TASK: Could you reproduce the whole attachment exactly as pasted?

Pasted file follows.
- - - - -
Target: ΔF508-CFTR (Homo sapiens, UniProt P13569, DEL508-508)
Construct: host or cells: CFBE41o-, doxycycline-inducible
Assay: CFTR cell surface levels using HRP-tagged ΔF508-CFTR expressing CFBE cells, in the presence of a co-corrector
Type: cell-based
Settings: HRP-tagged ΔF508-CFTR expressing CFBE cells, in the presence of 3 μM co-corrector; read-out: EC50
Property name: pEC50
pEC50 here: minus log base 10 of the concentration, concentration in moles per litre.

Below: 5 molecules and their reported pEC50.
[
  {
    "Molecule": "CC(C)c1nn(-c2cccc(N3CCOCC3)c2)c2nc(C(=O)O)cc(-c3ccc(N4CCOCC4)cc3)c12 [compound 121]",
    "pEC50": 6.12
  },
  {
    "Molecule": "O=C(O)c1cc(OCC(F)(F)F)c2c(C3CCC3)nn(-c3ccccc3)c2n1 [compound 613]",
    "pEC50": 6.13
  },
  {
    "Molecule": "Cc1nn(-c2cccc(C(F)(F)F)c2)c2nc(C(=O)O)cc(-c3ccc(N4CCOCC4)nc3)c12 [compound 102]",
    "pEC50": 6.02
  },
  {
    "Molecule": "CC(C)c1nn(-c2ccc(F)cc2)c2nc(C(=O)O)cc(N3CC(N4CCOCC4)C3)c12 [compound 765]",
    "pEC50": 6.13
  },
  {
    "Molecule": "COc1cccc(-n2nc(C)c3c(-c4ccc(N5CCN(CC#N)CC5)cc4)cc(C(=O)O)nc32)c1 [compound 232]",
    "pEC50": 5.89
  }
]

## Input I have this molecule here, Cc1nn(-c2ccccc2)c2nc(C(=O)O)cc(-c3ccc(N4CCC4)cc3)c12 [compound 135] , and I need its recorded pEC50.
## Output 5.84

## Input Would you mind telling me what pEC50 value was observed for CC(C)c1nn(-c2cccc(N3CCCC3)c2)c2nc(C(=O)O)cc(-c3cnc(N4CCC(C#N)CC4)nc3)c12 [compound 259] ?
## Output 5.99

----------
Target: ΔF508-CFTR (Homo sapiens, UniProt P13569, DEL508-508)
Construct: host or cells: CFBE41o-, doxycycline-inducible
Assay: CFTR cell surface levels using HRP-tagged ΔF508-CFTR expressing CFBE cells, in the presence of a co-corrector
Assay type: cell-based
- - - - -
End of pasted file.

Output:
Target: ΔF508-CFTR (Homo sapiens, UniProt P13569, DEL508-508)
Construct: host or cells: CFBE41o-, doxycycline-inducible
Assay: CFTR cell surface levels using HRP-tagged ΔF508-CFTR expressing CFBE cells, in the presence of a co-corrector
Type: cell-based
Settings: HRP-tagged ΔF508-CFTR expressing CFBE cells, in the presence of 3 μM co-corrector; read-out: EC50
Property name: pEC50
pEC50 here: minus log base 10 of the concentration, concentration in moles per litre.

Below: 5 molecules and their reported pEC50.
[
  {
    "Molecule": "CC(C)c1nn(-c2cccc(N3CCOCC3)c2)c2nc(C(=O)O)cc(-c3ccc(N4CCOCC4)cc3)c12 [compound 121]",
    "pEC50": 6.12
  },
  {
    "Molecule": "O=C(O)c1cc(OCC(F)(F)F)c2c(C3CCC3)nn(-c3ccccc3)c2n1 [compound 613]",
    "pEC50": 6.13
  },
  {
    "Molecule": "Cc1nn(-c2cccc(C(F)(F)F)c2)c2nc(C(=O)O)cc(-c3ccc(N4CCOCC4)nc3)c12 [compound 102]",
    "pEC50": 6.02
  },
  {
    "Molecule": "CC(C)c1nn(-c2ccc(F)cc2)c2nc(C(=O)O)cc(N3CC(N4CCOCC4)C3)c12 [compound 765]",
    "pEC50": 6.13
  },
  {
    "Molecule": "COc1cccc(-n2nc(C)c3c(-c4ccc(N5CCN(CC#N)CC5)cc4)cc(C(=O)O)nc32)c1 [compound 232]",
    "pEC50": 5.89
  }
]

## Input I have this molecule here, Cc1nn(-c2ccccc2)c2nc(C(=O)O)cc(-c3ccc(N4CCC4)cc3)c12 [compound 135] , and I need its recorded pEC50.
## Output 5.84

## Input Would you mind telling me what pEC50 value was observed for CC(C)c1nn(-c2cccc(N3CCCC3)c2)c2nc(C(=O)O)cc(-c3cnc(N4CCC(C#N)CC4)nc3)c12 [compound 259] ?
## Output 5.99

----------
Target: ΔF508-CFTR (Homo sapiens, UniProt P13569, DEL508-508)
Construct: host or cells: CFBE41o-, doxycycline-inducible
Assay: CFTR cell surface levels using HRP-tagged ΔF508-CFTR expressing CFBE cells, in the presence of a co-corrector
Assay type: cell-based